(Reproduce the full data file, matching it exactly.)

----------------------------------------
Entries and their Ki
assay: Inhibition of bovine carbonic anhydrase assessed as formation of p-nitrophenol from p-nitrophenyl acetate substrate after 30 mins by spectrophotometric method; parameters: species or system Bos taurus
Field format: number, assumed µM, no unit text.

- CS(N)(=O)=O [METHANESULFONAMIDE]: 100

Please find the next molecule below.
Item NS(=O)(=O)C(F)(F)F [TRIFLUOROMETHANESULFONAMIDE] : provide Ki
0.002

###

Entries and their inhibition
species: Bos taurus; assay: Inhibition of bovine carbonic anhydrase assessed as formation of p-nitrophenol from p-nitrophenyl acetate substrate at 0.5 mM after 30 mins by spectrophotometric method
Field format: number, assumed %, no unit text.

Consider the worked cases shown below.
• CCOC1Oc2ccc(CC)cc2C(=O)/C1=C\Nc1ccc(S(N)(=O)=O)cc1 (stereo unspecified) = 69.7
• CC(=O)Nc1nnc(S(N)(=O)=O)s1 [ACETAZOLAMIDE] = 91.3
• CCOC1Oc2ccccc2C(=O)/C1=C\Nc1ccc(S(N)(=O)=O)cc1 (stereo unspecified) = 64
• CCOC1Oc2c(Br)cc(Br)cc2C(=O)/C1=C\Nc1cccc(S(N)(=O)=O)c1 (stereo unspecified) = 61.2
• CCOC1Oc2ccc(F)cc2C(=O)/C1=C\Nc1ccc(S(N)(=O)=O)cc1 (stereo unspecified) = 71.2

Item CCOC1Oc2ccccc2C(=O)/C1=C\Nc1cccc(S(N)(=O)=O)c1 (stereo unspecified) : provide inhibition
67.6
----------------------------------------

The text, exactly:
Entries and their Ki
assay: Inhibition of bovine carbonic anhydrase assessed as formation of p-nitrophenol from p-nitrophenyl acetate substrate after 30 mins by spectrophotometric method; parameters: species or system Bos taurus
Field format: number, assumed µM, no unit text.

- CS(N)(=O)=O [METHANESULFONAMIDE]: 100

Please find the next molecule below.
Item NS(=O)(=O)C(F)(F)F [TRIFLUOROMETHANESULFONAMIDE] : provide Ki
0.002

###

Entries and their inhibition
species: Bos taurus; assay: Inhibition of bovine carbonic anhydrase assessed as formation of p-nitrophenol from p-nitrophenyl acetate substrate at 0.5 mM after 30 mins by spectrophotometric method
Field format: number, assumed %, no unit text.

Consider the worked cases shown below.
• CCOC1Oc2ccc(CC)cc2C(=O)/C1=C\Nc1ccc(S(N)(=O)=O)cc1 (stereo unspecified) = 69.7
• CC(=O)Nc1nnc(S(N)(=O)=O)s1 [ACETAZOLAMIDE] = 91.3
• CCOC1Oc2ccccc2C(=O)/C1=C\Nc1ccc(S(N)(=O)=O)cc1 (stereo unspecified) = 64
• CCOC1Oc2c(Br)cc(Br)cc2C(=O)/C1=C\Nc1cccc(S(N)(=O)=O)c1 (stereo unspecified) = 61.2
• CCOC1Oc2ccc(F)cc2C(=O)/C1=C\Nc1ccc(S(N)(=O)=O)cc1 (stereo unspecified) = 71.2

Item CCOC1Oc2ccccc2C(=O)/C1=C\Nc1cccc(S(N)(=O)=O)c1 (stereo unspecified) : provide inhibition
67.6